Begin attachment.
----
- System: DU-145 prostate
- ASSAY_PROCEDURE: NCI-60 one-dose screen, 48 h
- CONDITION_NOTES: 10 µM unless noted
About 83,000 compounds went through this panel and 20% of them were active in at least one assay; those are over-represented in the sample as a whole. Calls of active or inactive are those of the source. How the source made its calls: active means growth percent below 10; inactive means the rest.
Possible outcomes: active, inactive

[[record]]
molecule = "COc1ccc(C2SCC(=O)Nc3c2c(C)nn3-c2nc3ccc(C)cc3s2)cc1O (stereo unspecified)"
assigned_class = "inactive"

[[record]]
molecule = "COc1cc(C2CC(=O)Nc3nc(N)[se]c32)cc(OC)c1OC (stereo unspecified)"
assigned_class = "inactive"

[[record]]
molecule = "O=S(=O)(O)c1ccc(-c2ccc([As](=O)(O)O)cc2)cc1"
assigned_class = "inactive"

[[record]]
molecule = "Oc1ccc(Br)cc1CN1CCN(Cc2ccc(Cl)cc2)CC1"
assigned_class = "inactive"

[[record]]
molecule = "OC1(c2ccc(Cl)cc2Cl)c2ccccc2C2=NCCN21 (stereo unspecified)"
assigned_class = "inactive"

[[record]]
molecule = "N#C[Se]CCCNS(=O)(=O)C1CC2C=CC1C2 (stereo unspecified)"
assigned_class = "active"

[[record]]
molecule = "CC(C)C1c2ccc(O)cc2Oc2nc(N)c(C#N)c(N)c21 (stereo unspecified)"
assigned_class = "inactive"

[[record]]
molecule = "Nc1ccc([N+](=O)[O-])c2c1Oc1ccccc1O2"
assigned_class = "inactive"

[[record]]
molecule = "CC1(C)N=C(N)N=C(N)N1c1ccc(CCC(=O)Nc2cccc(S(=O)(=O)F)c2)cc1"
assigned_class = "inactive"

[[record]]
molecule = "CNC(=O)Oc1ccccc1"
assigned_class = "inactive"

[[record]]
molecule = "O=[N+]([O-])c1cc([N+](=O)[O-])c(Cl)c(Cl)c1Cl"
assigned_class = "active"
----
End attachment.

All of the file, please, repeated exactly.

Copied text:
- System: DU-145 prostate
- ASSAY_PROCEDURE: NCI-60 one-dose screen, 48 h
- CONDITION_NOTES: 10 µM unless noted
About 83,000 compounds went through this panel and 20% of them were active in at least one assay; those are over-represented in the sample as a whole. Calls of active or inactive are those of the source. How the source made its calls: active means growth percent below 10; inactive means the rest.
Possible outcomes: active, inactive

[[record]]
molecule = "COc1ccc(C2SCC(=O)Nc3c2c(C)nn3-c2nc3ccc(C)cc3s2)cc1O (stereo unspecified)"
assigned_class = "inactive"

[[record]]
molecule = "COc1cc(C2CC(=O)Nc3nc(N)[se]c32)cc(OC)c1OC (stereo unspecified)"
assigned_class = "inactive"

[[record]]
molecule = "O=S(=O)(O)c1ccc(-c2ccc([As](=O)(O)O)cc2)cc1"
assigned_class = "inactive"

[[record]]
molecule = "Oc1ccc(Br)cc1CN1CCN(Cc2ccc(Cl)cc2)CC1"
assigned_class = "inactive"

[[record]]
molecule = "OC1(c2ccc(Cl)cc2Cl)c2ccccc2C2=NCCN21 (stereo unspecified)"
assigned_class = "inactive"

[[record]]
molecule = "N#C[Se]CCCNS(=O)(=O)C1CC2C=CC1C2 (stereo unspecified)"
assigned_class = "active"

[[record]]
molecule = "CC(C)C1c2ccc(O)cc2Oc2nc(N)c(C#N)c(N)c21 (stereo unspecified)"
assigned_class = "inactive"

[[record]]
molecule = "Nc1ccc([N+](=O)[O-])c2c1Oc1ccccc1O2"
assigned_class = "inactive"

[[record]]
molecule = "CC1(C)N=C(N)N=C(N)N1c1ccc(CCC(=O)Nc2cccc(S(=O)(=O)F)c2)cc1"
assigned_class = "inactive"

[[record]]
molecule = "CNC(=O)Oc1ccccc1"
assigned_class = "inactive"

[[record]]
molecule = "O=[N+]([O-])c1cc([N+](=O)[O-])c(Cl)c(Cl)c1Cl"
assigned_class = "active"